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DP Jomo Fray on SELAH AND THE SPADES and Drawing Inspiration From Rihanna’s ANTI

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[Director of Photography Jomo Fray on his long-in-the-making collaboration with Poe]:  “The director, Tayarisha Poe, and I met a few years ago about the project and pretty quickly became totally creatively enamored with one another. We both have very similar ideological approaches to cinema and enjoy taking risks and trying to find new images together. I think after that first meeting we were both buzzing with ideas and thoughts. Although there were a few years between that meeting and principal photography, Tayarisha and I would always be sending images or ideas back and forth with one another. The interesting thing came when we started prep on the film armed with literally years’ worth of images. I think we were both so plugged into the aesthetic at that point that it felt like second nature, and it was from that place that we both realized that we wanted to surprise ourselves and be surprised on set, so we opted to strip back our references to their core and try and find new ways of looking at all of these images we had collected. It was out of that process that the look and feel of the film emerged.”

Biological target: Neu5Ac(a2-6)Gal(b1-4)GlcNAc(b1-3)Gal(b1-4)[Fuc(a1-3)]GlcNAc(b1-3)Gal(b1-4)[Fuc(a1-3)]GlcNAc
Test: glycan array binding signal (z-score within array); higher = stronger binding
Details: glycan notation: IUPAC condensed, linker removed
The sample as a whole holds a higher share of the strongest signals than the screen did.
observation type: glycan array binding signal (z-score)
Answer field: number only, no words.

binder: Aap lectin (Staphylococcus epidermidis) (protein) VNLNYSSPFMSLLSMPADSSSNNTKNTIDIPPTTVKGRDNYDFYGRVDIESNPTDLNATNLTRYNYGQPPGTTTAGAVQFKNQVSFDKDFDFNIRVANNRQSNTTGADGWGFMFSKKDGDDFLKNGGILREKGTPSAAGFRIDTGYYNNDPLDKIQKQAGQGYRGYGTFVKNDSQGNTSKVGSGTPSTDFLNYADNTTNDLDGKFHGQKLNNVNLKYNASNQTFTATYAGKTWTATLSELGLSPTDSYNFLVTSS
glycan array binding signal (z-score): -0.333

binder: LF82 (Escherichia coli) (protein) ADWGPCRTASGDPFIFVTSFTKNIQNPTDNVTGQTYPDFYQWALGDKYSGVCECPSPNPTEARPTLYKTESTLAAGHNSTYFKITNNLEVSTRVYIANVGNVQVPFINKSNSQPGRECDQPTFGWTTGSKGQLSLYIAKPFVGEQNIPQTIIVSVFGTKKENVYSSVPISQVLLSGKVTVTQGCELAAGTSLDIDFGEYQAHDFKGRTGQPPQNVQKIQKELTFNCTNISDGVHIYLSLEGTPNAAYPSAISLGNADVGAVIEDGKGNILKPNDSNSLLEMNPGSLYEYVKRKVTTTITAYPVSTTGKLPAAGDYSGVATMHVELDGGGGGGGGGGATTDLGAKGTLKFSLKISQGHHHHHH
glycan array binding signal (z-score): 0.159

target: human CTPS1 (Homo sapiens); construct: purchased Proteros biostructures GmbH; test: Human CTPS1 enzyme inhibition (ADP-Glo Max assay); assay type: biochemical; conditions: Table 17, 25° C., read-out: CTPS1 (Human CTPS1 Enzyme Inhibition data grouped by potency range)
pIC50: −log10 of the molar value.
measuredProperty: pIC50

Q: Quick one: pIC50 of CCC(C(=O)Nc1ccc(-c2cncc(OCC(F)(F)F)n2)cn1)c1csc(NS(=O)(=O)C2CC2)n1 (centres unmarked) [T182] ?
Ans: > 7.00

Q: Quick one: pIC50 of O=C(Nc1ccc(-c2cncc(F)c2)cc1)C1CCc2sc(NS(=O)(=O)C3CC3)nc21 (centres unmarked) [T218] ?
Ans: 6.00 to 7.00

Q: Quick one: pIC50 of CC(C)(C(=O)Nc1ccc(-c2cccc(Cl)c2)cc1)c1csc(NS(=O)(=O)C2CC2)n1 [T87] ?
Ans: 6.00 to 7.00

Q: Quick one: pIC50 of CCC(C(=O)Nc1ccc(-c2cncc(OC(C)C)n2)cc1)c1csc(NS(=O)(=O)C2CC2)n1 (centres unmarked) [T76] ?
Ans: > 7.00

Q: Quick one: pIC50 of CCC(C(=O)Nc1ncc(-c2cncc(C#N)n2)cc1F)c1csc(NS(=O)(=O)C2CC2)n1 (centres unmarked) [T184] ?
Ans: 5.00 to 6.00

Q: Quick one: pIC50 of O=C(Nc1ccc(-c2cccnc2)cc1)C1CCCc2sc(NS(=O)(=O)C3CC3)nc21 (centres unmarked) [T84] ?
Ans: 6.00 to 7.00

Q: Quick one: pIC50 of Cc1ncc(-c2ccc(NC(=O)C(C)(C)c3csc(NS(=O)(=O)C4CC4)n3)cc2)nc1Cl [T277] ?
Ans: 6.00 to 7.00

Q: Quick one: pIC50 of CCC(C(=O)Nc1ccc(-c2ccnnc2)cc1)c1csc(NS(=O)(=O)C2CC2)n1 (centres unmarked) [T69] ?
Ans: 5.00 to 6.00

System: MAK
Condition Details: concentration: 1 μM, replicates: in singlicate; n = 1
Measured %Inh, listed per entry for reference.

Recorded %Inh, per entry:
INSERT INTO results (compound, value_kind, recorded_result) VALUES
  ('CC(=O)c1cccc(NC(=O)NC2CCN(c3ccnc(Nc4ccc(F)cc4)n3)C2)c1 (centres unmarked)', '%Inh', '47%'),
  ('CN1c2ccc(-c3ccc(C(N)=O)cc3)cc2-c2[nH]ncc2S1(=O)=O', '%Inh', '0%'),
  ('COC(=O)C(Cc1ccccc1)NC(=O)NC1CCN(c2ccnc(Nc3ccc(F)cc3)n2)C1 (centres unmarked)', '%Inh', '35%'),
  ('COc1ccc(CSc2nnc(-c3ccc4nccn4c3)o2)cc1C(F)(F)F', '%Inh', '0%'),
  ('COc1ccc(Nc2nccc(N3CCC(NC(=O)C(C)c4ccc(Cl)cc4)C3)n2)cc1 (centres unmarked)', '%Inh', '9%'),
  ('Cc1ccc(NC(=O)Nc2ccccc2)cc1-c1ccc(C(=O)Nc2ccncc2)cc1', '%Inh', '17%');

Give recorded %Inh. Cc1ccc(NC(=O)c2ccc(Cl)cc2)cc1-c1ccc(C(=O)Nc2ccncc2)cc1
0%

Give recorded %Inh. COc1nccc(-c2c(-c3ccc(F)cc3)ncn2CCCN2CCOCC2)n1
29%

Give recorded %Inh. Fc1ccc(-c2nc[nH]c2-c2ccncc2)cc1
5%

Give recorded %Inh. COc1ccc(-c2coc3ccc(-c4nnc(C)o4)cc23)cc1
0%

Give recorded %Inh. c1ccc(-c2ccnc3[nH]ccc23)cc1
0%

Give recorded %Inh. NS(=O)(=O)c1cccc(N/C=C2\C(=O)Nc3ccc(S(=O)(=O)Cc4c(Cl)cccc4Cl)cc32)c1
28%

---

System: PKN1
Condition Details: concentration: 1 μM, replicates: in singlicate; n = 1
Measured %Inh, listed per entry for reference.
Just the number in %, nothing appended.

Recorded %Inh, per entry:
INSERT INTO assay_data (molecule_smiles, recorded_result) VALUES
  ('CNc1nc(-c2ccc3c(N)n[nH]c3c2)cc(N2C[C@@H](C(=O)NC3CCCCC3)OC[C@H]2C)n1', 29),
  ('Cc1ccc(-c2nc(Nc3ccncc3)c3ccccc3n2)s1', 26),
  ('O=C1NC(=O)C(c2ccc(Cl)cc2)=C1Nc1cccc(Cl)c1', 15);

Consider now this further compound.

Read the full interview here.

Sundance: Neon Buys THE LODGE

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“…a hit with horror fans since it debuted last week in Sundance’s Midnight section. In a rave, Bloody Disgusting’s Meredith Borders writes, “Every choice in [THE LODGE] – every frame, every performance, every sound and edit — is crafted for utmost discomfort [and designed by Sylvain Lemaitre], making for a relentless onslaught of unease.”

Read the full article here.

LUCE Review: Tense Thriller Examines a Model Student Suddenly Under Suspicion

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“With LUCE, he showcases elegant filmmaking skills that seem to have been earlier gobbled up by the ill-fated chapter of a big franchise. Onah emphasizes both what the camera shows and purposely hides, while the question of Luce’s true intentions lingers over it all like a dark cloud. It’s an effect the director achieves through expertly calculated long takes (lensed by cinematographer Larkin Seiple, I DON’T FEEL AT HOME IN THIS WORLD ANYMORE.) and an eerie score (composed by Geoff Barrow and Ben Salisbury, ANNIHILATION) that heightens rather than prescribes the on-screen tension.”

Read the full review here.